4.6The State party provided extensive information on the independence, membership, functioning and prerogatives of the Refugee Appeals Board and the legal basis of its decisions. The Board is a collegial, independent, quasi-judicial body. Its decisions are taken in accordance with the international obligations of Denmark, in particular the Convention relating to the Status of Refugees of 1951. The fact that the Board did not make express reference to articles of the Convention on the Elimination of All Forms of Discrimination against Women does not mean that it had failed to take into consideration the obligations of Denmark under the Convention. The State party submits that the Board always takes those obligations into consideration when assessing asylum cases. In addition, the Board is responsible not only for examining and eliciting information on the specific facts of a case, but also for providing the necessary background information, including information on the situation in the asylum seeker’s country of origin or country of first asylum. Background information is collected from various sources, including the Internet, the Office of the United Nations High Commissioner for Refugees, reports from non‑governmental organizations and the competent authorities of Denmark.

4.7The State party insists that the author is requesting an extraterritorial application of the Convention. Invoking the Committee’s jurisprudence, the State party considers that the author has failed to establish that she will be exposed to a real, personal and foreseeable risk of serious forms of gender-based violence if deported to Somalia. The State party submits that the author has failed to establish a prima facie case for the purpose of admissibility of her communication. Accordingly, it concludes that her communication should be declared inadmissible, given that the claims therein are manifestly unfounded.

4.8The State party submits that the author merely alleged that she would be at risk of serious forms of gender-based violence if she were returned to Somalia, but that she failed to explain the extent to which that would infringe articles 12 and 15 of the Convention. Those articles are not relevant in the present case, because there is no issue of access to medical or health care and the author has not been treated unfavourably because she is a woman.

4.9According to the State party, the author is attempting to use the Committee as an appellate body in order to have the factual circumstances evaluated in support of her claim, which would equate to a reassessment of her asylum application by the Committee. The author merely expressed her disagreement with decisions made by the national courts and failed to identify any irregularity in the decision-making process or any risk factors that the Refugee Appeals Board had failed to take properly into account in determining the applicability of the principle of non-refoulement to her case. The State party argues that the Committee should give considerable weight to the facts established by the Board, which is better placed to assess the factual circumstances of the author’s case.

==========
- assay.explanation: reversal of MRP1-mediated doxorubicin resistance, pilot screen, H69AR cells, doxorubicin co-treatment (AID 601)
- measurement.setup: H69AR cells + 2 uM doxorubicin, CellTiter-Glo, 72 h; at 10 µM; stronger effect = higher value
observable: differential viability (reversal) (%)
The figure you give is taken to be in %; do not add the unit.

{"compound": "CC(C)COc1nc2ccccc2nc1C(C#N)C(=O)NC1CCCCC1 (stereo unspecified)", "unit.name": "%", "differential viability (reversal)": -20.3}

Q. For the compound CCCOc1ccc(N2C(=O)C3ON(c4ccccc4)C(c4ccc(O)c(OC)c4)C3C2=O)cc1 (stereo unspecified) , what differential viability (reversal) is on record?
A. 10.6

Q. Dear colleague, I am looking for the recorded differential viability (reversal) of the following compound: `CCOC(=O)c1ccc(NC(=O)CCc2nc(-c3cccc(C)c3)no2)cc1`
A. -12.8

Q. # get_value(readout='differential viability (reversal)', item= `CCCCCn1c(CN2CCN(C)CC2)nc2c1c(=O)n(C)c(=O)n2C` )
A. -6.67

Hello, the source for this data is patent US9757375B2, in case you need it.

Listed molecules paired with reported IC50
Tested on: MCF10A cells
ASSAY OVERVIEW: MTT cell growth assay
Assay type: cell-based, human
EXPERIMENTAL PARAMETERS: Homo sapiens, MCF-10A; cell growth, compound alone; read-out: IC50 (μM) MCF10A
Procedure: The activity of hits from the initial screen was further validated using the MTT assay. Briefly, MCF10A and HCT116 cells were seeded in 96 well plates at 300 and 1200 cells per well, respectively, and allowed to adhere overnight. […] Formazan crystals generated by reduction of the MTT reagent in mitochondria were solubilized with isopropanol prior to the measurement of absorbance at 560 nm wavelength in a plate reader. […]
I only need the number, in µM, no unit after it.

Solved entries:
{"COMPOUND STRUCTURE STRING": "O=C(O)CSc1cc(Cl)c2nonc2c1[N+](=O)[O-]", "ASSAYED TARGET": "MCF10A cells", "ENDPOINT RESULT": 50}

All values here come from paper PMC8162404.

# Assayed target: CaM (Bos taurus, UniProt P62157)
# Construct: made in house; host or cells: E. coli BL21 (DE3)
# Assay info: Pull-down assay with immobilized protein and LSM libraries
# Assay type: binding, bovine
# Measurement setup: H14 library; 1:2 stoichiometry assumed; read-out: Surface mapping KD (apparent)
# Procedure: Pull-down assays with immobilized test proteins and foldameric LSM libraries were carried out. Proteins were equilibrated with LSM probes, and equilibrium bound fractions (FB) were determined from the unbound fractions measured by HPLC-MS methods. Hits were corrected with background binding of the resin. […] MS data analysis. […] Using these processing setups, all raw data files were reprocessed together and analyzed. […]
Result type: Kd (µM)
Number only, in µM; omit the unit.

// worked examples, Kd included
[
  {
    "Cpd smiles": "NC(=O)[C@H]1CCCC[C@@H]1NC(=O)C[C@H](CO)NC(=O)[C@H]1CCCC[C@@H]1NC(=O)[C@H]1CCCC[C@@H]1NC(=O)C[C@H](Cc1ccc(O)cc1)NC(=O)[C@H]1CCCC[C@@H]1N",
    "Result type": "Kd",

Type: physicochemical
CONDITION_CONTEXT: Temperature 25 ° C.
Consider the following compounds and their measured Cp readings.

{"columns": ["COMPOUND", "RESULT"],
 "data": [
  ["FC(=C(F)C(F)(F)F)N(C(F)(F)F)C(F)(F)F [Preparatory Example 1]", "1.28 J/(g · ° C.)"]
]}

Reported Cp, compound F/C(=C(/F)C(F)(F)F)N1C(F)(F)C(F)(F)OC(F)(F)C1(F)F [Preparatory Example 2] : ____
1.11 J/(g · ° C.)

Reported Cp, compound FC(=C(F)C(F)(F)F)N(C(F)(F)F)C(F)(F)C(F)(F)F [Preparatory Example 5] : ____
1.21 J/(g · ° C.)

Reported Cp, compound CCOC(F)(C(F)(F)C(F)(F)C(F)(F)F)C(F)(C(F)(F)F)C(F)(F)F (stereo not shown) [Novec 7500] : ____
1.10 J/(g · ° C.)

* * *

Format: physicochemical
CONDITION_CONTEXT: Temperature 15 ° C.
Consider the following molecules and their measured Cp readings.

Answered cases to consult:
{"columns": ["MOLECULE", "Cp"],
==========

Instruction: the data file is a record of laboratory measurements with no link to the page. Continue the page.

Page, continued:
Author’s comments on the State party’s observations on admissibility and merits

5.1On 1 March 2016, the author submitted her comments on the State party’s observations. She reports that she fears deportation because four Somali nationals were recently deported by the authorities of Denmark. She claims that, in the light of a recent case of a Somali asylum seeker in Sweden, the Refugee Appeals Board of Denmark reopened several similar cases concerning single Somali women, and that the cases included the author of communication No. 93/2015. The author expresses surprise that her case has not been reopened, given that she is in a similar situation as that of the author of communication No. 93/2015.

5.2The author also claims that Denmark does not comply with the decisions of the various United Nations human rights treaty bodies. She mentions as an example a communication relating to deportation before the Human Rights Committee. According to her, the Refugee Appeals Board denied that it was legally bound by that decision on the grounds that the provisions of the International Covenant on Civil and Political Rights had never been incorporated into the legislation of Denmark; similarly, the legislation had not been brought into line with the Convention.

5.3On the issue of whether, during the asylum proceedings, the author should have been given a medical examination for signs of torture, she notes that the decision of the Refugee Appeals Board rejecting her claim was not unanimous. A minority of one or two members found reason to conduct such an examination.

5.4The author claims that the mere fact that Somalia has not signed the Convention is justification for her fear of what will befall her if she is deported. She recalls that, in its decision, the Refugee Appeals Board did not mention the Convention, although her counsel had raised the issue before the Board. According to the author, that indicates a lack of interest on the part of the authorities of Denmark in respecting their international obligations. The author argues that, in the event of a conflict regarding interpretation of the facts, it is the primary responsibility of the State party to prove that decisions of the national courts have referred to the Convention.

5.5In order to underline the difficult situation of single women in Somalia, the author cites a recent decision of the European Court of Human Rights. She also claims that the State party cannot submit that she has failed to prove the allegations of torture because, when she asked for an examination, her request was rejected by the Board.